HIV and other infant feeding policies, programmes and practices
Q.25 How should these new approaches be integrated to deliver comprehensive and better care within routine maternal and child health (MCH) services?
Infant feeding counselling and support is important for all mothers and infants, and should be implemented in an integrated way at the primary health care level. HIV-infected mothers should be able to find support for both infant feeding and provision of ARVs at this level.
Integration may not mean the same thing in every setting, and authorities will have to consider the other services that should be integrated according to the type of health facilities and services available. To the extent possible, pregnant women and mothers of infants should always be able to access HIV testing, care and treatment interventions within maternal and child health services. Such interventions should include access to CD4 count testing and appropriate ARV interventions for the woman’s health and to prevent mother-to-child transmission of HIV, including family planning.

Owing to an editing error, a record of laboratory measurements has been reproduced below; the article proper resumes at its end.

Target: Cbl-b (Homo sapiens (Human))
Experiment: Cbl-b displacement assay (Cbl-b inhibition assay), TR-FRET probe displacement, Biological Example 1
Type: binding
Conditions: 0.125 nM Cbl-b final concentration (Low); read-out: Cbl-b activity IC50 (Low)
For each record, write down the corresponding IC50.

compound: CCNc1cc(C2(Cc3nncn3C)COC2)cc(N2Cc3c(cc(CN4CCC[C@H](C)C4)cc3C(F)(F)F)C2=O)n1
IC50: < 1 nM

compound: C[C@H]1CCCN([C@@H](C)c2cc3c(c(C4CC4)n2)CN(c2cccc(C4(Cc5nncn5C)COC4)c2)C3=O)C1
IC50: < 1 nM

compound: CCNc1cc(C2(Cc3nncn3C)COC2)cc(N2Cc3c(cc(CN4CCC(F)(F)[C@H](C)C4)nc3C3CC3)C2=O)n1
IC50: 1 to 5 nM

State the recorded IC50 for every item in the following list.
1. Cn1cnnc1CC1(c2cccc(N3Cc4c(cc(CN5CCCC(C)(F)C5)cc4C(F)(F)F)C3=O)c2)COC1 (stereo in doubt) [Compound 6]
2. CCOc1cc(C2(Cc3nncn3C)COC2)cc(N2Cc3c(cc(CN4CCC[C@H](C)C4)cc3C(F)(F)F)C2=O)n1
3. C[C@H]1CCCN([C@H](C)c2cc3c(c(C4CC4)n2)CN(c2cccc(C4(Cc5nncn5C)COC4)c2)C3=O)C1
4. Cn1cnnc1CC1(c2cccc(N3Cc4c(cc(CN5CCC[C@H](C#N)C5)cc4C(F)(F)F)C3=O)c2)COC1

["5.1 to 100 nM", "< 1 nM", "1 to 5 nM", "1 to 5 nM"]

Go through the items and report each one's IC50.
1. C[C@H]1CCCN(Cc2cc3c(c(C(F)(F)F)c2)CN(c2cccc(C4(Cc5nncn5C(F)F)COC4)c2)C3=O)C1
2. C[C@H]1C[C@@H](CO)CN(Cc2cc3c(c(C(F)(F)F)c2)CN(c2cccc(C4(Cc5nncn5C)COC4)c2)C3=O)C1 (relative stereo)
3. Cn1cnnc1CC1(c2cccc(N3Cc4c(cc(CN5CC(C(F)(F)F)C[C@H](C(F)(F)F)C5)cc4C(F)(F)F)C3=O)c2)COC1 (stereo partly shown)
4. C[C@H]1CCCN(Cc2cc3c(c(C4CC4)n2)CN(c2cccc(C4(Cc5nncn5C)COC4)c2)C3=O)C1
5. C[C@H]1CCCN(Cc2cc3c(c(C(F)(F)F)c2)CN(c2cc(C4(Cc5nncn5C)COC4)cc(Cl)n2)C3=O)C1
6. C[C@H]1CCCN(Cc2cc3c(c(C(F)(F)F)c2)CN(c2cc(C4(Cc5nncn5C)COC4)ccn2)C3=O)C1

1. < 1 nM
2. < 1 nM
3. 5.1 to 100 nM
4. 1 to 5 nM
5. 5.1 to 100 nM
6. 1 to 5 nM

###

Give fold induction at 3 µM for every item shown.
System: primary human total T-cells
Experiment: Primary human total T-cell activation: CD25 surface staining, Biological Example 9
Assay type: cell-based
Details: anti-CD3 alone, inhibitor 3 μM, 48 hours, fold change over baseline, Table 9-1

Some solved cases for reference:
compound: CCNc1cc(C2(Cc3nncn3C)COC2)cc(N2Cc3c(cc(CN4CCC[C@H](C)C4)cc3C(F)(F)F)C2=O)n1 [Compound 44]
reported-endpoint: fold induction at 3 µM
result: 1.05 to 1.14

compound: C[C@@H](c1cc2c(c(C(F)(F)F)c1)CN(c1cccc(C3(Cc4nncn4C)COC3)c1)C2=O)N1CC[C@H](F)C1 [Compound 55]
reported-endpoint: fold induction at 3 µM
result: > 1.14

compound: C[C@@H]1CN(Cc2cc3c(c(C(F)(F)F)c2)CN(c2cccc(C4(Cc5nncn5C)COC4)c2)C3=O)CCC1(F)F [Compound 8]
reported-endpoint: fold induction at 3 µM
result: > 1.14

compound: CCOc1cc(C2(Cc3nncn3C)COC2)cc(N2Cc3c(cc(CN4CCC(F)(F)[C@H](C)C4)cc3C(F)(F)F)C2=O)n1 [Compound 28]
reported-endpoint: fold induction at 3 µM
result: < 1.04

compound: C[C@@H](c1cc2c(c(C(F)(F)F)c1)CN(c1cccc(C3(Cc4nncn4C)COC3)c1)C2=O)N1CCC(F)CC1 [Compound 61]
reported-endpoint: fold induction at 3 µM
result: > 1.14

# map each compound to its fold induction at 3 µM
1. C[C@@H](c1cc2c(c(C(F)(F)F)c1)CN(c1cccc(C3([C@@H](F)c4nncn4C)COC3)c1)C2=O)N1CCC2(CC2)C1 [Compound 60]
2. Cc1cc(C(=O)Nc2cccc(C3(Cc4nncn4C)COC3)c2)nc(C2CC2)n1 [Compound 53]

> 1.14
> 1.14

Integration is facilitated by having personnel adequately trained; having a shared aim (e.g. mothers alive and without symptoms of AIDS, infants alive and HIV uninfected); knowing exactly what is expected of them and what package of interventions should be received by every pregnant woman; being motivated to provide the range of services; and also by having facilities make supplies and equipment available where and when needed. Integration is helped by good record-keeping, so that health workers can easily see what services an individual woman and/or infant actually receive on a particular visit, and so they can follow-up those women who miss key appointments.
Health authorities may wish to carry out an assessment of the status of integration of services in different settings and develop a workplan/strategy for improving the situation. Specific key actions have been recommended to ensure integration of services related toPMTCT, including building capacity within antenatal and postnatal care settings to support breastfeeding and complementary feeding and identifying opportunities to integrate infant and young child feeding interventions. (See Guidance on global scale up of the prevention of mother-to-child transmission of HIV).